In a recent Times column, Jim McKinney suggested relieving that pent-up feeling of pandemic isolation by “a visit to the river.”


Most days, I like to walk the short trail at Bill Cody Park, circling it several times. Though small, this park is truly a gem. For days, a pair of raptors recently took turns sitting on a nest high above the trail’s circuit. They were fun to watch as they exchanged duties but are gone now. Presumably, the eggs hatched and the hatchlings flew.


As the smaller park trail has grown crowded, the advice to visit the riverfront sounded tempting. And it proved as good as it sounded.


The Union Pacific Railroad adds to the lure. Why? Historian Dee Brown’s “Hear That Lonesome Whistle Blow” provides an answer. A great story and an important one, it relates the opening of the West by rail through tales of its investors, heroes and scoundrels.


Along the river track, mixed freights dominate with an occasional dedicated one, usually covered hoppers hauling last year’s harvest.


Right now, the “Mighty Mo” flows quite swiftly. Upstream, water is being released from reservoirs hoping to prevent severe flooding later as mountain snows melt. Lewis and Clark and crew would be hard pressed to make any headway whatsoever against today’s current. Its progress is not tumultuous, but it is deceptively strong. Venturing into the Missouri in any fashion could prove chancy. And it’s still snowing in the mountains.


Yet this broad river fascinates. After all, 2.25 centuries ago, it was the interstate highway system of the West. Even then, to pull their craft against the river’s current required real effort. In “Undaunted Courage,” author Stephen Ambrose notes that because of the lack of carbohydrates in their diets, each of the men pulling the expedition’s keelboat and pirogues upstream ate up to 14 pounds of meat daily. The hunters who provided these rations surely kept busy.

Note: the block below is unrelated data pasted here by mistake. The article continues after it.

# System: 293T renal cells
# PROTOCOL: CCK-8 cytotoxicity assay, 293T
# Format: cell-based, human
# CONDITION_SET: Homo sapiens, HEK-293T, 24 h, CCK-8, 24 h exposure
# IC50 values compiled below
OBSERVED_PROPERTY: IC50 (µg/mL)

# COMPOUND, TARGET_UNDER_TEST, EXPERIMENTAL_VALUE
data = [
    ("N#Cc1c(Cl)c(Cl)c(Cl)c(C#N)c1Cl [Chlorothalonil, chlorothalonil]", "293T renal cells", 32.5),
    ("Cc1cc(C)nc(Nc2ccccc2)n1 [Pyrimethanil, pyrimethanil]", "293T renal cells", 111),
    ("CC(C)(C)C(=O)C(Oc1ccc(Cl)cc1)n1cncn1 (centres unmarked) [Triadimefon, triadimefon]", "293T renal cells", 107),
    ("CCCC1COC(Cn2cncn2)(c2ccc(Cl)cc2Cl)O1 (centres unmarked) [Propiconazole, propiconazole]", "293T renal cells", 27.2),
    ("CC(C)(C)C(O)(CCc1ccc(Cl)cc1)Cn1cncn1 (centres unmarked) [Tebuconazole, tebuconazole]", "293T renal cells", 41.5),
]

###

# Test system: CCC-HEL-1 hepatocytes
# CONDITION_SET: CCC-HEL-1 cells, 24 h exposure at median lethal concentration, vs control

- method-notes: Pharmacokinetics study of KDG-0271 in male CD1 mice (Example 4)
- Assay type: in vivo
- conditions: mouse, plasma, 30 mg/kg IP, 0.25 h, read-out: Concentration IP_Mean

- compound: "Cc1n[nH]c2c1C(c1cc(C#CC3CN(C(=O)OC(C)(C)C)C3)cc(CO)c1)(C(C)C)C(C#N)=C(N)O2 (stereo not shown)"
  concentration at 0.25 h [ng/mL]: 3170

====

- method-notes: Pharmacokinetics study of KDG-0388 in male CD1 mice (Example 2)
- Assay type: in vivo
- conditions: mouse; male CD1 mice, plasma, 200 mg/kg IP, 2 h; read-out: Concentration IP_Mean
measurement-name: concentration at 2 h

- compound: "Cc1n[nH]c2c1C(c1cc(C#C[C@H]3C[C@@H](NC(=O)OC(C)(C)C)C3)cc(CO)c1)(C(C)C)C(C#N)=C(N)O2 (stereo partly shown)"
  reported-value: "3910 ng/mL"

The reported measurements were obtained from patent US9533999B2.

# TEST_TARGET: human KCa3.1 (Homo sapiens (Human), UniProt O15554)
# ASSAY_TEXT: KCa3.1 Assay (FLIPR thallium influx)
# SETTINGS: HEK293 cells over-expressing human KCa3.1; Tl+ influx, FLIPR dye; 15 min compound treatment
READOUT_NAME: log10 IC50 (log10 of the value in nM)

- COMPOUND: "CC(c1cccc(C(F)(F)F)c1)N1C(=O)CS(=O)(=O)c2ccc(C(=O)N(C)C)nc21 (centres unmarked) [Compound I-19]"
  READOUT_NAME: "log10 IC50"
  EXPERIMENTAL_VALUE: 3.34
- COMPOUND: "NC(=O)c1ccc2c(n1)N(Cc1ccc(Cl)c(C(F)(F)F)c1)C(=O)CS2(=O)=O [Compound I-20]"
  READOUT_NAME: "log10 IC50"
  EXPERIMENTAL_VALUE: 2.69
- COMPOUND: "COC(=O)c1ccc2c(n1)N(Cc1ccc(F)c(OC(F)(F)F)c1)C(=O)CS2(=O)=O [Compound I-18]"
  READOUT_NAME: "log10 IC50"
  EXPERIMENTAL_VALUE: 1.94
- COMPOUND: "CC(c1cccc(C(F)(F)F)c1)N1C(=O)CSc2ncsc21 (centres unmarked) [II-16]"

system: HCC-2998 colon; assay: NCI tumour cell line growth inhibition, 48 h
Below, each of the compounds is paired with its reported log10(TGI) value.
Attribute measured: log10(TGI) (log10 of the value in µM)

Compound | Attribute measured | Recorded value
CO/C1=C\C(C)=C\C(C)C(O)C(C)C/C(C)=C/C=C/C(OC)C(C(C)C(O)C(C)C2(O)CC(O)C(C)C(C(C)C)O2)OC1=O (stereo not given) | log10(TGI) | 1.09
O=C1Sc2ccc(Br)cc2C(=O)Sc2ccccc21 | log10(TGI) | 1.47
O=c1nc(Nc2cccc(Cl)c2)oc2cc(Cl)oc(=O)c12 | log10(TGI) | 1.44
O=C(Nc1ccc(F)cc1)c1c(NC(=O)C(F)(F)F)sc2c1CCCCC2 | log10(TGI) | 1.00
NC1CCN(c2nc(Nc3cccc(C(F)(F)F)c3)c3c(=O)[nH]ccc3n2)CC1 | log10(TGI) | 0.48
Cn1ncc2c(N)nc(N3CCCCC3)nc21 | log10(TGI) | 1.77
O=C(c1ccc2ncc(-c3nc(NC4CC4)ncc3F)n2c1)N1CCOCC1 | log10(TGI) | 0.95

Eagles soar over both sides of the Missouri in an incredible display of their mastery of flight. With minimal movements of feathers, they rarely ever flap their wings. It’s such a show they put on as they ride air currents, gloriously dipping, rising and soaring.


From the riverfront, a broad concrete trail runs along Three-Mile Creek from the river to Haymarket Square. It proves to be an easy walk with water tumbling boisterously. Though not particularly scenic, the trail runs under all the streets from Second to Seventh where it emerges and crosses the bridge into the open-air market. This walk provides an interesting aspect of the Union’s oldest city west of the river.


From the eastern end of the trail across the tracks from the Riverfront Community Center, a walk along the river then to Haymarket and return is likely three miles. It promises and delivers an alternate view of Leavenworth and a good hour of exercise. Venturing it will not prove a disappointment. You may even want to take gloves and a litter bag to enhance the walk for other wanderers.


Walt Mack is a history buff and lives in Leavenworth.